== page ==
Understanding the challenges of community groups

By Matt Shaw, Media & External Affairs Manager

Last month Localgiving published its annual Local Charity and Community Group Sustainability Report, which provides a snapshot of the local voluntary sector, highlighting both the unique value of local groups and the key challenges they face.

 

The report surveyed 686 local charities and community groups. The findings of which will no doubt resonate strongly with the challenges and issues faced by Sported’s own membership, so what did the report find?

 

Unsurprisingly with austerity and public spending cuts to youth provision, the demand for the services of local charities and community groups has continued to increase. Some 78% of respondents reported an increase in demand for their services over the past 12 months, with just 3% seeing a decrease. Worryingly, 85% of groups predicted a further increase in demand over the coming year, with just 14% of those groups feeling sufficiently resourced to meet this demand.

 

Whilst most groups are confident that they will stay afloat in the short term, only 47% of respondents were confident that could sustain themselves financially over the next five years.

 

The importance of sound finance is mirrored in the operational needs and challenges of Sported’s members. The graph below is an analysis of 181 Sported Game Plan capacity assessments surveys*, which were completed by our members before long-term Sported mentor support or projects to help identify key areas for support. (For more information about how we measure our impact, please click here).

Sported Game Plan results

 

 

The analysis shows that our members’ strengths lie in serving the needs of their local communities, which is founded upon being embedded in the locality and having the people with the right blend of skills and knowledge (i.e. the dark blue and orange bars primarily positioned on the left-hand side of the graph). Whilst the areas where they typically need greater support are with their sound finances and  mission and structure (i.e. the light blue and dark purple bars primarily positioned on the right-hand side of the graph).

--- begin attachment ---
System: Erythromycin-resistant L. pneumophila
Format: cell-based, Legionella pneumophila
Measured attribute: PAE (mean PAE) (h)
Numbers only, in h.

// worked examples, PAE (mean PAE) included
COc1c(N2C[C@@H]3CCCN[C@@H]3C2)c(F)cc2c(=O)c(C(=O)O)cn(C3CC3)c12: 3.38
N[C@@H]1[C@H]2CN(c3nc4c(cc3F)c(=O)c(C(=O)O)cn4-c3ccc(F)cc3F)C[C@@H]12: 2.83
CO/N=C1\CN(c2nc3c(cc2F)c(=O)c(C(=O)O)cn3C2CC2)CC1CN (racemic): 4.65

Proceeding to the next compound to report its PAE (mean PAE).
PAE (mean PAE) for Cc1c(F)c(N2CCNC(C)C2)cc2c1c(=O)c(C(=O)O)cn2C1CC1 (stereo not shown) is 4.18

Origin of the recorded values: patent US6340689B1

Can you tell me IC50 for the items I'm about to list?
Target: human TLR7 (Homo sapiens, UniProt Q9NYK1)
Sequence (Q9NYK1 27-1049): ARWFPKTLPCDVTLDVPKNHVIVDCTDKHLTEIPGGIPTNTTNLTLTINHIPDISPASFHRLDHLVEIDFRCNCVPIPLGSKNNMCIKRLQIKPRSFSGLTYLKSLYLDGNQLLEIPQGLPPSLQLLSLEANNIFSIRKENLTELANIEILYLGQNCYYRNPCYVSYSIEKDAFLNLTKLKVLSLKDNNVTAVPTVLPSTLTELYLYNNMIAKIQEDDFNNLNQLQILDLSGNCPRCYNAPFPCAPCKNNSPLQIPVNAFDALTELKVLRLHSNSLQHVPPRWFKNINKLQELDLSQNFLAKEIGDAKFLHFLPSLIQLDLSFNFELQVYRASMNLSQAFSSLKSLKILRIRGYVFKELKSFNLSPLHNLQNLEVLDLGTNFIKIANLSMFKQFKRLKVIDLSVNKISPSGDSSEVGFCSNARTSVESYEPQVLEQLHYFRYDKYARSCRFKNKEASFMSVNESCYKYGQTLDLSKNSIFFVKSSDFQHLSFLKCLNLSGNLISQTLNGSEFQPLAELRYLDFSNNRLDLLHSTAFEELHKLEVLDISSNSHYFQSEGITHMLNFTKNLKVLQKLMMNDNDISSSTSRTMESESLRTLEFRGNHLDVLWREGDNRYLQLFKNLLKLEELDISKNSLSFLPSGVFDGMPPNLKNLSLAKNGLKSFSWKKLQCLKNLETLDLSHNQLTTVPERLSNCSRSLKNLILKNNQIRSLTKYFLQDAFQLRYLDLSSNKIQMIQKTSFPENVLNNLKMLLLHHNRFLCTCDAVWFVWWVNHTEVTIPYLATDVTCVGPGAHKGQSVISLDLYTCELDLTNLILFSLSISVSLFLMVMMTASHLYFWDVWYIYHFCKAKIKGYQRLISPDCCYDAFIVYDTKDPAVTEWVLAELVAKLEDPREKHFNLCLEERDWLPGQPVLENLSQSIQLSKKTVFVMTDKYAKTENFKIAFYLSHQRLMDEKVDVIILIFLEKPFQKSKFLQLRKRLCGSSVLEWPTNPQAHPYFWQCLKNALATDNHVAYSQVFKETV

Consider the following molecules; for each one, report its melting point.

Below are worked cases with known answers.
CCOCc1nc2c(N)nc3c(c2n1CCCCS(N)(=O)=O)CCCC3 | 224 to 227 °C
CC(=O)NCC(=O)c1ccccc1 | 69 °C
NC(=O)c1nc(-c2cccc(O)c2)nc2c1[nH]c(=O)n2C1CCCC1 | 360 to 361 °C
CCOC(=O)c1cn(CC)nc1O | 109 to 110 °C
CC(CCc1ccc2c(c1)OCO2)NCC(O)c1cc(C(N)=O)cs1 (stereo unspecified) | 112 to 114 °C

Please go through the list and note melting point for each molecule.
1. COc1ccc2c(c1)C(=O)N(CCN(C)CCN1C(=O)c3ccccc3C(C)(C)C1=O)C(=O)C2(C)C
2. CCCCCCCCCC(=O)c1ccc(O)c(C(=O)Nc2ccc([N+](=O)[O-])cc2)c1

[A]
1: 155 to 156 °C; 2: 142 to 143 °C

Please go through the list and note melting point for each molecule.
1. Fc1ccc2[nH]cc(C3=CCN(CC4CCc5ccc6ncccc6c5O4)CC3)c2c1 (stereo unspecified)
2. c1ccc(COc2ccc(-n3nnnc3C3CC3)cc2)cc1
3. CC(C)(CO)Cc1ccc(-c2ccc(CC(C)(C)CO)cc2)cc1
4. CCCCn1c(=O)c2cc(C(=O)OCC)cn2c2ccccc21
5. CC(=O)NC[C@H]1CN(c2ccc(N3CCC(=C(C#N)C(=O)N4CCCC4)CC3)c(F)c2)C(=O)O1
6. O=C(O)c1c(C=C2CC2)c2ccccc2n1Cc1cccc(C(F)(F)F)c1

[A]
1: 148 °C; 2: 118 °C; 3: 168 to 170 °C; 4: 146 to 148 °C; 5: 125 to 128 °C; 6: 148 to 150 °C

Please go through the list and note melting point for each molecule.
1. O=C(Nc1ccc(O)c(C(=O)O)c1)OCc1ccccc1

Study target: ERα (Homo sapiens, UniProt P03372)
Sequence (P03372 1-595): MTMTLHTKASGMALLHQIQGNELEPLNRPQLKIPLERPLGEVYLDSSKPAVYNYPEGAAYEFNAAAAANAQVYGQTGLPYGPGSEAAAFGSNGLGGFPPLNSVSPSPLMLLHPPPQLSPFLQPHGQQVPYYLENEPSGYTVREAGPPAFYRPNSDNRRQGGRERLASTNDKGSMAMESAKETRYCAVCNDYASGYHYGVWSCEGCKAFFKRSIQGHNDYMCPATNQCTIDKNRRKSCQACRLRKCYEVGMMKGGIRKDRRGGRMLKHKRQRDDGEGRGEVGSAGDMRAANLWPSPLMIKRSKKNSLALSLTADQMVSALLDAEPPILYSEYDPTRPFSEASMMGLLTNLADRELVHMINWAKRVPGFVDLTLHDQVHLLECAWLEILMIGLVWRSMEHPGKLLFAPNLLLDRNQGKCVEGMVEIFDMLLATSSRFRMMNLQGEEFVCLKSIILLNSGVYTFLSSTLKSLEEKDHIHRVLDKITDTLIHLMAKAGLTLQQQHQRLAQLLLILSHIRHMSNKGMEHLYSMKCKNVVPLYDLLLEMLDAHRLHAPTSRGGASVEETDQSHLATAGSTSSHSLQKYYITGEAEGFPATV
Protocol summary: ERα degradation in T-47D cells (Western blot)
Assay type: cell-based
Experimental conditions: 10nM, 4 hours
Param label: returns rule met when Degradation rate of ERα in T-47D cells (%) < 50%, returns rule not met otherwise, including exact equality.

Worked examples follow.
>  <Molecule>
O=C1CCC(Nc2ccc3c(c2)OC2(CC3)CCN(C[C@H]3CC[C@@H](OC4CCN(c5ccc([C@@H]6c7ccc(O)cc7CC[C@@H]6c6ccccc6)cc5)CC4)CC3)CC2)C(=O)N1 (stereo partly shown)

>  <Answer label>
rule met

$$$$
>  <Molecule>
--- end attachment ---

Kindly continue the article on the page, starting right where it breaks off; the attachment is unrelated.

Interestingly, the five lowest scoring areas in our capacity model – namely reserves, impact practice, strategic plans, diverse sources of income and funding supports core mission – correspond directly with some of the key concerns identified in the report. For example:

 

42% said they were concerned by a lack of sufficient reserves – up from 36%.

73% see competition for limited grants as their primary income generation issue

29% of groups are concerned that they are over reliant on a single funding stream

49% had concerns about accessing unrestricted funding, hindering their ability to cover core costs such as salaries, training and rent.

 

Finally, the report highlights the value volunteers bring to the community and voluntary sector, with an estimated financial value of between £7.5 and £10.5 billion per year! Sported’s own volunteers obviously play a vital role in supporting our members. If their importance was ever in doubt, the report highlights how local community groups struggle to help staff and volunteers develop the skills required for a sustainable future – a key benefit and outcome from our own volunteer mentoring service, in terms of helping our members develop their skills and knowledge in key operational areas such as business planning, marketing, governance or financial management.

 

Localgiving’s Local Charity and Community Group Sustainability Report is packed full of useful insight and stats, so do give it a read! You can download a free copy of the full report by clicking here.

 

 

 

 

*Results aggregated from member groups who have done Sported’s capacity assessment survey (181 groups from August 2016 – April 2018.)